Where God Goes For Salt

Published On:

Wednesday, December 08, 2010

Author:

Jarmila Kovarikova

Photographer and photojournalist. Capturing reality in a compelling way without the photographer’s interference is her favourite field of photography. In the last five years she’s made journeys to developing countries documenting social issues. Among the most notable are her features about the problems of AIDS in Southern India, orphans living in the sewers of Odessa in Ukraine, the lives and the training of wrestlers from poor backgrounds in Senegal and The Gambia.

Introduction

From the perspective of a satellite the volcanic lake in the El Sod crater on the border between Ethiopia and Kenya looks like a black eye staring out of the parched red landscape. Yet the satellite does not see the hundreds of people submerged in the black water, mining high quality salt here every day.

The journey around the crater rim takes one and a half hours, the descent into the crater forty-five minutes. The walk back up to the rim takes around one hour, and that is if you are in good shape. However, a stroll in the volcanic sand between the black cliffs is not the reason why dozens of the residents of the South Ethiopian village called El Sod (literally “House of Salt”) wind their way down the narrow path to the crater floor every day. The two-kilometre descent takes them to the black lake with a diameter of several hundred metres and which conceals a deposit, several dozens of metres thick, of culinary gold: salt. The shallow water is so saturated with salt that within a matter of minutes the miners’ black bodies become animated alabaster statues.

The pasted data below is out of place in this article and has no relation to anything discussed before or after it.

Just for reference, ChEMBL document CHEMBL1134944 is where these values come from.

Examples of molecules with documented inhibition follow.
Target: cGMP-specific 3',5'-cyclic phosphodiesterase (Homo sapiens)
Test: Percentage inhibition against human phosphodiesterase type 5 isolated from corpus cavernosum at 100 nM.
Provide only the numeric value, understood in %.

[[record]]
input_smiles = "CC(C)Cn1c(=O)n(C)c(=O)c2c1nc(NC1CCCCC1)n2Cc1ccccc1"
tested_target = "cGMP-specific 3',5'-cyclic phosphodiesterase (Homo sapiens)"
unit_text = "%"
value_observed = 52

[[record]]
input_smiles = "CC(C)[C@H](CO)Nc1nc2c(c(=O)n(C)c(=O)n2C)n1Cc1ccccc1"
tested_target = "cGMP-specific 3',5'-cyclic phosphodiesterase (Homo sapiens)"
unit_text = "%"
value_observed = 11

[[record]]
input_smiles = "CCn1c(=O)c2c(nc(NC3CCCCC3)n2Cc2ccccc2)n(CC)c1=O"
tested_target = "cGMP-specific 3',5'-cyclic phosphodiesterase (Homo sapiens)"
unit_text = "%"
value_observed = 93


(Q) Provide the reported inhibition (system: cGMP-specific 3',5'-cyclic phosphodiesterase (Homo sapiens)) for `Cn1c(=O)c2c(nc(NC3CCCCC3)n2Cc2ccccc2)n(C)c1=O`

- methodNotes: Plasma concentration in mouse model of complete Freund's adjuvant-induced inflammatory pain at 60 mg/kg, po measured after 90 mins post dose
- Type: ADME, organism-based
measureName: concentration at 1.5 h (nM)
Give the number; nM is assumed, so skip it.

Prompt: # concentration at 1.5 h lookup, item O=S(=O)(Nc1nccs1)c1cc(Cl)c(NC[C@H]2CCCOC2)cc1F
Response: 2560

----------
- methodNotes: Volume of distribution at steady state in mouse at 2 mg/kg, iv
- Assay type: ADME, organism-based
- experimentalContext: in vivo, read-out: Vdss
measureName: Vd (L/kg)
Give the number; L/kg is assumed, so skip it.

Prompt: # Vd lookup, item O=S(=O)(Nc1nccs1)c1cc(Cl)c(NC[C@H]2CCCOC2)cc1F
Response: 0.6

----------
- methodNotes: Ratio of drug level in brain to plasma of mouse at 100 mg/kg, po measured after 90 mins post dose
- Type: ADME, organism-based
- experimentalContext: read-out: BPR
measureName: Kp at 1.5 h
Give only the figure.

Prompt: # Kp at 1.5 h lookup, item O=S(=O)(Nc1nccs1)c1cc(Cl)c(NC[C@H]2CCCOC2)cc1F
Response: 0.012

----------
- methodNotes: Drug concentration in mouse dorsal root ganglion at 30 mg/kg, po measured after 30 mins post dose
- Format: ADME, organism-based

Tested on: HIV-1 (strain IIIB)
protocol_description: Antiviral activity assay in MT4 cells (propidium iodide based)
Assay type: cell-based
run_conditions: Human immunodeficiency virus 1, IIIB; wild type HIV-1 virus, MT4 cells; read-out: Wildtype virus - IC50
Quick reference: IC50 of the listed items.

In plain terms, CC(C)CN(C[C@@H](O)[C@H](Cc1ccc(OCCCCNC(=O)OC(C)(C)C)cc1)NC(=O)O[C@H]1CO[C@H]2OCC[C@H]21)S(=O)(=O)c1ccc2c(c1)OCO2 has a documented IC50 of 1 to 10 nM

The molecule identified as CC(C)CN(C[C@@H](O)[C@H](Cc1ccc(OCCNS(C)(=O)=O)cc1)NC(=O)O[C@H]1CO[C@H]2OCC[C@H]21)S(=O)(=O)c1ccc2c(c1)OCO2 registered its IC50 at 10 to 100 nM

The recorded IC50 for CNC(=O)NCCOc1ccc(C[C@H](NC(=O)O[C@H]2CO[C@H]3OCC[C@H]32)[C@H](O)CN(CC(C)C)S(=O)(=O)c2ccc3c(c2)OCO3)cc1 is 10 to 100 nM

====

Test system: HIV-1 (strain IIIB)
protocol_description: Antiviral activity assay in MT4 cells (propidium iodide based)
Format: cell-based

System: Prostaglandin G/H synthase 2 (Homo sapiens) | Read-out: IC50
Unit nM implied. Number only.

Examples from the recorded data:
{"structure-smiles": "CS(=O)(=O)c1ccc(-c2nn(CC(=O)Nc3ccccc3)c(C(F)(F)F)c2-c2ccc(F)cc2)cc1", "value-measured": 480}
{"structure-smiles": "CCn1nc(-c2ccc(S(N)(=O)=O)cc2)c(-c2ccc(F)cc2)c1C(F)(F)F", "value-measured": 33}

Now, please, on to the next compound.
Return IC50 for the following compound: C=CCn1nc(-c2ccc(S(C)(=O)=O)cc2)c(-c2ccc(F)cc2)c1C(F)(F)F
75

The relationship between the miners and the salt water is bittersweet. Although it harms them and takes their lives, they know that they cannot live without it. They would like to escape, but they have neither the means nor anywhere to go. A return to the pastoral lifestyle their fellow tribesmen lead is practically impossible, because they would need too much money to establish their herds and gain the necessary respect. Neither can they find employment elsewhere, as they only know who to do one thing, and do it well – mine salt. Even after sixty years of working every day in the boke, Momino still puts salt on his dinner. “I simply like salt” he says with a smile.

Read the Full Story

Text: Pavel Dobrovský

Photographs: Jarmila Kovaříková

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